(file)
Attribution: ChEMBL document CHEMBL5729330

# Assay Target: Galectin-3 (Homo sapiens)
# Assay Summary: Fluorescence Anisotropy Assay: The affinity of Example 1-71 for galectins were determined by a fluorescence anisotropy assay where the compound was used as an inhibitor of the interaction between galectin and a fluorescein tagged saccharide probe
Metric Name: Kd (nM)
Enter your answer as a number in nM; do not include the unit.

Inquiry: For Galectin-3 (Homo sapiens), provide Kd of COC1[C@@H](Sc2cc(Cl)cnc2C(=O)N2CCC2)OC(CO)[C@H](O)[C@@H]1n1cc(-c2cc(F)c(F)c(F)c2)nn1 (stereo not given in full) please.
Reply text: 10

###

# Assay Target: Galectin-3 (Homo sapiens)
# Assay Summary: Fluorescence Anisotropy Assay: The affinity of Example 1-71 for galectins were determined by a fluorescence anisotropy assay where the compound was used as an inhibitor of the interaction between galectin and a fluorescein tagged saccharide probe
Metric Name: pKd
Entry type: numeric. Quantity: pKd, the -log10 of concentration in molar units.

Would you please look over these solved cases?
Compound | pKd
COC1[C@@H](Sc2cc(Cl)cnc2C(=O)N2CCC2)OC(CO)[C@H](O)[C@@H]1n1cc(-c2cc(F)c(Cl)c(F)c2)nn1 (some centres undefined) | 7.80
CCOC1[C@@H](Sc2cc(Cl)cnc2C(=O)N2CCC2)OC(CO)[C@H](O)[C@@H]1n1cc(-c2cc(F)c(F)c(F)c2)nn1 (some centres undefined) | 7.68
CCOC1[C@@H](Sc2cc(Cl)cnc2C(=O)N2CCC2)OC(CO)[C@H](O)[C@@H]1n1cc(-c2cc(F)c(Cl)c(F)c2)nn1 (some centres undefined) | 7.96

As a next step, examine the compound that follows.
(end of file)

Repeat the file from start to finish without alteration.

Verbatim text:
Attribution: ChEMBL document CHEMBL5729330

# Assay Target: Galectin-3 (Homo sapiens)
# Assay Summary: Fluorescence Anisotropy Assay: The affinity of Example 1-71 for galectins were determined by a fluorescence anisotropy assay where the compound was used as an inhibitor of the interaction between galectin and a fluorescein tagged saccharide probe
Metric Name: Kd (nM)
Enter your answer as a number in nM; do not include the unit.

Inquiry: For Galectin-3 (Homo sapiens), provide Kd of COC1[C@@H](Sc2cc(Cl)cnc2C(=O)N2CCC2)OC(CO)[C@H](O)[C@@H]1n1cc(-c2cc(F)c(F)c(F)c2)nn1 (stereo not given in full) please.
Reply text: 10

###

# Assay Target: Galectin-3 (Homo sapiens)
# Assay Summary: Fluorescence Anisotropy Assay: The affinity of Example 1-71 for galectins were determined by a fluorescence anisotropy assay where the compound was used as an inhibitor of the interaction between galectin and a fluorescein tagged saccharide probe
Metric Name: pKd
Entry type: numeric. Quantity: pKd, the -log10 of concentration in molar units.

Would you please look over these solved cases?
Compound | pKd
COC1[C@@H](Sc2cc(Cl)cnc2C(=O)N2CCC2)OC(CO)[C@H](O)[C@@H]1n1cc(-c2cc(F)c(Cl)c(F)c2)nn1 (some centres undefined) | 7.80
CCOC1[C@@H](Sc2cc(Cl)cnc2C(=O)N2CCC2)OC(CO)[C@H](O)[C@@H]1n1cc(-c2cc(F)c(F)c(F)c2)nn1 (some centres undefined) | 7.68
CCOC1[C@@H](Sc2cc(Cl)cnc2C(=O)N2CCC2)OC(CO)[C@H](O)[C@@H]1n1cc(-c2cc(F)c(Cl)c(F)c2)nn1 (some centres undefined) | 7.96

As a next step, examine the compound that follows.